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KZNPO CONCERT: MARCH 29, 2007 (article first published : 2007-03-30)

The KZN Philharmonic Orchestraís summer season ended on a festive note with a popular programme presented to a biggish audience in the Durban City Hall.

The programme was literally a peopleís choice. A newspaper competition in the Sunday Tribune attracted about 200 entries from readers who submitted their ideas of what the orchestra should play. The winner, Desmond Clark of Welkom, sent in the programme that the Durban Symphony Orchestra played in 1963 when he and his wife were on honeymoon here.

And so the fine, familiar music was played again, in the presence not only of Mr Clark and his wife but also of Moira Birks, who was the piano soloist 44 years ago. Moira Birks, now Kearney, is an honoured veteran of the music scene in Durban and South Africa. She is now 91.

The conductor for the evening, Owain Arwel Hughes, a distinguished visitor from Britain, was benign and authoritative, although I must admit that the orchestra could probably play these compositions in their sleep: Mendelssohnís Hebrides Overture, Schubertís Unfinished Symphony and Rimsky-Korsakovís Capriccio Espagnol.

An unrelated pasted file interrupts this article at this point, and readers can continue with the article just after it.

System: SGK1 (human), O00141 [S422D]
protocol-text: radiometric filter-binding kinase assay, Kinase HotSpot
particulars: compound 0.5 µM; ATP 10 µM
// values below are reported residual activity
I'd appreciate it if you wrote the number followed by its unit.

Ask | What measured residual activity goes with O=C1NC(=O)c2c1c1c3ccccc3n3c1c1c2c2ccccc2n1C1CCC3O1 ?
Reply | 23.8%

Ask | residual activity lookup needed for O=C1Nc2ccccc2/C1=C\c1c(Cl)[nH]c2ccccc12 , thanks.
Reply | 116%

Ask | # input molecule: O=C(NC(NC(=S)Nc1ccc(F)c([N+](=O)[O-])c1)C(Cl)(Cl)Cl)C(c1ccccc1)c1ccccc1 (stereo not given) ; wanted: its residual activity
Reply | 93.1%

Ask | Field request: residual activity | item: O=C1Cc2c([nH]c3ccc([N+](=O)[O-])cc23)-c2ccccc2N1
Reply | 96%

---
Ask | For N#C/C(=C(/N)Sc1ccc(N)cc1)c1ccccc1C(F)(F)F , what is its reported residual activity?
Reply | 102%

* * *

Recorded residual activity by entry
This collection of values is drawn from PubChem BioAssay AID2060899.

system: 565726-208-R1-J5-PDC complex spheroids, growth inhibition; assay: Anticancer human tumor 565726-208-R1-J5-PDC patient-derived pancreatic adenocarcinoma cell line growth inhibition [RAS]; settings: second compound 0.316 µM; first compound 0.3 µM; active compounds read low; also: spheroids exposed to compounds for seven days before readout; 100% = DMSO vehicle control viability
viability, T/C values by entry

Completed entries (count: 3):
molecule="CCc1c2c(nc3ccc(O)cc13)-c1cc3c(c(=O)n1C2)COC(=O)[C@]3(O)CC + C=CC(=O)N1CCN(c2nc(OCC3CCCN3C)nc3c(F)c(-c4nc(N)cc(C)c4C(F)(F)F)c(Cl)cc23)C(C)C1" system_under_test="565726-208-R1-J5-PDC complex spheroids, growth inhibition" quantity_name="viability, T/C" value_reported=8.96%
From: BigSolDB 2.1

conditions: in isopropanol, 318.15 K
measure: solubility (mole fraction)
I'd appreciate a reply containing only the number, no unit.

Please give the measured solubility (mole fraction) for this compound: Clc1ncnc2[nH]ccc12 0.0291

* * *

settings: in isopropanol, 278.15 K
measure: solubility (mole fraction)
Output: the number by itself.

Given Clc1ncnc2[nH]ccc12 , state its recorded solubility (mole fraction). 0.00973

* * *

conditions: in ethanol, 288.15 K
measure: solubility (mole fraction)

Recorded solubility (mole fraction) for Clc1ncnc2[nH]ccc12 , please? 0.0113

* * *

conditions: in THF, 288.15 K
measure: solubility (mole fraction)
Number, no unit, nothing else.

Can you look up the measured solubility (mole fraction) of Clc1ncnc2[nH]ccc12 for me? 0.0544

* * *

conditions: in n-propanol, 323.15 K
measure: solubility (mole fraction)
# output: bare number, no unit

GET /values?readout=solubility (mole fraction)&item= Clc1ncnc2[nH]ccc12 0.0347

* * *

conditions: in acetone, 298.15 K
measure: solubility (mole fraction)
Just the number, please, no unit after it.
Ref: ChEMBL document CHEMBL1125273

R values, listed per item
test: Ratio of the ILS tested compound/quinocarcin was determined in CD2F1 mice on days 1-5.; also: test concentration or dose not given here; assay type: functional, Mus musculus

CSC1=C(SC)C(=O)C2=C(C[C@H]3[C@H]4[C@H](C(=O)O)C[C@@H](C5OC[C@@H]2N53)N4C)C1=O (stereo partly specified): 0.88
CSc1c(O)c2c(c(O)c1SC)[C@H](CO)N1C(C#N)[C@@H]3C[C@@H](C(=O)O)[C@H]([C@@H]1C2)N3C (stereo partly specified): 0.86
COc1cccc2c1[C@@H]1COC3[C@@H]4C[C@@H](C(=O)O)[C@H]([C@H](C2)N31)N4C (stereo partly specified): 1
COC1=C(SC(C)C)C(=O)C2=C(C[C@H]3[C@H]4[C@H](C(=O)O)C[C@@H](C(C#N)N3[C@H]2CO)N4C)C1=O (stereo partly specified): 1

Rachmaninovís Piano Concerto No 2 in C minor did, however, present some unusual challenges. The soloist was Vladimir Viardo, a 57-year-old Russian-born virtuoso, who has over the years built a substantial international reputation. He has a big technique, and he produced a lovely cantabile tone in the concertoís many lyrical passages. His tempi were unusually brisk, and in the middle of the final movement conductor and orchestra seemed hard pressed to match the soloistís speed.

Be that as it may, the audience were greatly impressed, and the pianist gave them an encore: Schubertís well-known Serenade (Standchen), arranged by Liszt. This is one of the best of Lisztís many transcriptions of Schubert songs, and it was beautifully played.

Incidentally, it is interesting to speculate on how many times Rachmaninovís second concerto has been played since its first performance 106 years ago. Thousands of times? Tens of thousands? Who knows? - Michael Green




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